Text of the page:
Embraer chief executive and president Paulo Cesar de Souza e Silva will step down from his role at the manufacturer on 22 April, and will be replaced with an executive recruited externally.
The Brazilian company says it will announce the appointment of its next president and chief executive on or before its general ordinary assembly on 22 April.
De Souza e Silva has led Embraer since July 2016.
Embraer announced the succession plan as it moves towards closing a commercial aviation joint venture with Boeing. Under that deal Boeing would take 80% ownership of Embraer's commercial aircraft division. The tie-up was approved by Embraer shareholders in February, and the two companies aim to close the deal by year-end. Boeing and Embraer have also agreed to form a joint venture to sell and market the KC-390 military transport, with Embraer holding 51% and Boeing 49% of that programme.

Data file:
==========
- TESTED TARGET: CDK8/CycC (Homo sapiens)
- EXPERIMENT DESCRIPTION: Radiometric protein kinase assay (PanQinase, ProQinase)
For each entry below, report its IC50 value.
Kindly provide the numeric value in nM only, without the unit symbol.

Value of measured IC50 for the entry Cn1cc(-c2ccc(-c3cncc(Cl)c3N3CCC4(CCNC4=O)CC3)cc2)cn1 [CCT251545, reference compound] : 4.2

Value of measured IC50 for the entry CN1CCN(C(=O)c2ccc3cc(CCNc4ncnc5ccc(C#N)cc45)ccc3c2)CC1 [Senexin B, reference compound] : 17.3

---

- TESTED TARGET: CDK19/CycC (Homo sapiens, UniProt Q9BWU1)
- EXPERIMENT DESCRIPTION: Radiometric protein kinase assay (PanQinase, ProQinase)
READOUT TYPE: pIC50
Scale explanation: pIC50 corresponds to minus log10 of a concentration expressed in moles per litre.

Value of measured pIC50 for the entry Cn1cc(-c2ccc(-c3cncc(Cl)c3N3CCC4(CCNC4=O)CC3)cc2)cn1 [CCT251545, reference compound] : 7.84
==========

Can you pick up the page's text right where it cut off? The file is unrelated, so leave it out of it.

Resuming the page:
"Paulo Cesar idealised the partnership with Boeing and led the negotiation process of the transaction that will bring Embraer and Brazil to a much more competitive and prominent level in the global aviation industry," says Embraer chairman Alexandre Silva.
Embraer has invited De Souza e Silva to remain as a senior advisor to the board, to help facilitate the integration of its new chief executive and to advise on the joint-venture process.
De Souza e Silva has worked at Embraer for 22 years. Prior to being appointed chief executive, he led the manufacturer's commercial aviation division for six years, overseeing the launch of the E-Jet E2 programme in 2013.
As chief executive of Embraer, he oversaw a structural cost cuts programme and creation of EmbraerX, a unit which last year unveiled its first electrical vertical take-off and landing concept.